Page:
In our study the young adults who were attending day recreation programs for two consecutive years showed a concerning increase in range of problem behaviours and overall problem behaviours. This could be attributed to lack of choice-making opportunities, isolation and segregation from the community and lack of meaningful and challenging activities within the day recreation programs. These young adults showed a significant increase in range of problem behaviours but not intensity. This also suggests that the young adults who were attending day recreation programs may have modelled undesirable behaviours from their peers in the day recreation programs environment which would increase the range of problems they exhibit and not alter the intensity. Additionally, almost half of those young adults attending day recreation programs for two years had reported problem behaviour scores beyond the clinical cut-off for a psychiatric case. The developers of the DBC recommend a comprehensive psychiatric assessment is recommended for those young adults who scored beyond the cut-off score [32]. The stated aims of day recreation programs include support outcomes related to social participation, increasing independence, lifelong learning and enhanced support networks [51]. The findings from this study must be interpreted in the context of the limitations of the study, yet definitely warrant further examination of whether the aims of the day recreation programs are currently being met.

Framing this research within the ICF allows for investigation of the ICF components which have an association with change in behaviour for young people with intellectual disability. This research has highlighted the potential for environmental factors (i.e. context of the day occupations) to modify behavioural disturbances in young adults with Down syndrome. We cannot confirm the direction of the relationship between change in behaviour and day occupation. However our findings do raise specific questions about the potential mechanisms underlying these. We also found a trend towards decreasing problem behaviours for young adults who were attending sheltered employment compared to other day occupations. The main difference between a sheltered employment environment and a day recreation program environment is participation in an organized task and adherence to routines and clearly defined rules for safety, dress and behaviour. The increase in problem behaviours in those young adults participating in day recreation programs compared to those participating in sheltered employment suggests that the activity of undertaking specific tasks in the sheltered employment environment could be playing a role in decreasing problem behaviours for those young people. The sheltered employment environment could also create an opportunity for steady friendships which could have a positive influence on behaviour. These points highlight the relationship between the participation component of the ICF and the impairments of body functions and structures component. They also provide valuable information about the importance of environmental factors and participation when considering the psychopathology of young people with Down syndrome.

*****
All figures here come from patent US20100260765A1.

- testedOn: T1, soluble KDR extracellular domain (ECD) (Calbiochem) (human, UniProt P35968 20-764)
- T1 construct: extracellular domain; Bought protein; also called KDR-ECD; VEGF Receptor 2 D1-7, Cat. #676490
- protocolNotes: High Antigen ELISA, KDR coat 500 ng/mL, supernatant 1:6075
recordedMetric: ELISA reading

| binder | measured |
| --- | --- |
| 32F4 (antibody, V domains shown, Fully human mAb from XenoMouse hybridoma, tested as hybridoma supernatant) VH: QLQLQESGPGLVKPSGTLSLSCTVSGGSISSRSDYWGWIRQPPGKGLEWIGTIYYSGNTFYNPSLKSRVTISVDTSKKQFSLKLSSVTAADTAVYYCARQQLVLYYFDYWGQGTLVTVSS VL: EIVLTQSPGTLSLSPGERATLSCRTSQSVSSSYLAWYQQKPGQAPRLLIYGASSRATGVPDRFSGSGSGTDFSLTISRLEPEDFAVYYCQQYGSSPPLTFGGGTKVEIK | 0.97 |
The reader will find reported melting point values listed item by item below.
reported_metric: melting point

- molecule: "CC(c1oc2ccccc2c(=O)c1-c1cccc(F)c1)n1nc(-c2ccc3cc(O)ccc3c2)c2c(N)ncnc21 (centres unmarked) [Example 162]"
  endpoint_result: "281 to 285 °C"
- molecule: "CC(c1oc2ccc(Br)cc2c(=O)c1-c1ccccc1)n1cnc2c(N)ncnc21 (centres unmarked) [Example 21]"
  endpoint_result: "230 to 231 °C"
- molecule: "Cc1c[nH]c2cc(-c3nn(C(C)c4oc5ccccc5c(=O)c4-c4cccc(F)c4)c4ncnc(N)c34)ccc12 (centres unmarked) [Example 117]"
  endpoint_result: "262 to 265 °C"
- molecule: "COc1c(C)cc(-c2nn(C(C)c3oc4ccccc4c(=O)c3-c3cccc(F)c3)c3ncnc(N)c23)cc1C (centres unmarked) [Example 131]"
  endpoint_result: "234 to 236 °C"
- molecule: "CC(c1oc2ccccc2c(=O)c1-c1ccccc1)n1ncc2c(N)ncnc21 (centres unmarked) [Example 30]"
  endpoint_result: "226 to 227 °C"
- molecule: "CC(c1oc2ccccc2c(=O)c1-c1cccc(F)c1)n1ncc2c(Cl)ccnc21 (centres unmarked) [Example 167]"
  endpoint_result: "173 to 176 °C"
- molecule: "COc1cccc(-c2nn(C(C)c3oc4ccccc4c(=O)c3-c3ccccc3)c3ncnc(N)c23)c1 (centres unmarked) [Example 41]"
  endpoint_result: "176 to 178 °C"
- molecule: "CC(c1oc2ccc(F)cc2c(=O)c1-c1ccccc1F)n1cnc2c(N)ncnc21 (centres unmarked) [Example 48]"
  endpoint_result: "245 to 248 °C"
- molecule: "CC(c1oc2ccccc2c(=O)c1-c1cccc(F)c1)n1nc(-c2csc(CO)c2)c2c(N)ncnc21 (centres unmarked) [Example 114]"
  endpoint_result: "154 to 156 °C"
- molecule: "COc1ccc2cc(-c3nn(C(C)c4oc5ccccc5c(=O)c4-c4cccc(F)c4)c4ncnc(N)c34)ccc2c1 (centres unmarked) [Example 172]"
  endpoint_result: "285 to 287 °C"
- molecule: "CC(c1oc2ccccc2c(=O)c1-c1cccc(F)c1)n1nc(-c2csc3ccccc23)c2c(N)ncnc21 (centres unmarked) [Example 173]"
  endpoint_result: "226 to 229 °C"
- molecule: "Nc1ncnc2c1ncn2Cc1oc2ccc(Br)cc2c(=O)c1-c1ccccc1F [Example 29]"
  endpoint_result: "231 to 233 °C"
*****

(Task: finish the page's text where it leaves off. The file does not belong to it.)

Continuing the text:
Conclusion

The problem of psychopathology has been reported as both substantial and persistent for young people with intellectual disability and the need for effective mental health interventions is paramount [4]. This study has identified an association between improvements in behavior problems and participation in open employment for young people with Down syndrome, while adjusting for known confounding variables. This finding provides information which could be helpful when developing mental health interventions for young people with Down syndrome. This study is one of the first, to the authors’ knowledge, to investigate the relationship between behavioural change and specific post-school day occupations. The longitudinal nature of the study adds strength as well as the fact that case ascertainment occurred from a population-based database. Future research should focus on identifying the specific mechanisms within an open employment setting which could positively influence behaviour change.

Declarations

Acknowledgements

Ethical approval for the study was obtained from the Ethics Committee of the Women's and Children's Health Services in Western Australia. We thank the families for their participation and the Disability Services Commission of WA for facilitating the distribution of questionnaires. We also gratefully acknowledge the initial seed funding from Australian Research Alliance for Children and Youth and the ongoing funding provided by the Australian Research Council. #LP0989847 for the project `Leaving School: Maximizing participation and life outcomes in youth with an intellectual disability transitioning from secondary school to adult life’. We would also like to acknowledge all our industry partners Down syndrome WA, Disability Services Commission, Edge Employment Solutions and Department of Education WA and the contributing investigators on the grant: Carol Bower, Bruce Tonge and Nicholas de Klerk.

Authors’ Affiliations

(1)
Telethon Kids Institute, University of Western Australia
(2)
School of Exercise and Health Sciences, Edith Cowan University
(3)
Department of Developmental Disability Neuropsychiatry, School of Psychiatry, The University of New South Wales
(4)
Faculty of Health Sciences, University of Sydney
(5)
Brain and Mind Research Institute, University of Sydney
(6)
School of Occupational Therapy and Social Work, Centre for Research into Disability and Society, Curtin Health Innovation Research Institute, Curtin University, Perth
(7)
Centre for Disability Studies, The University of Sydney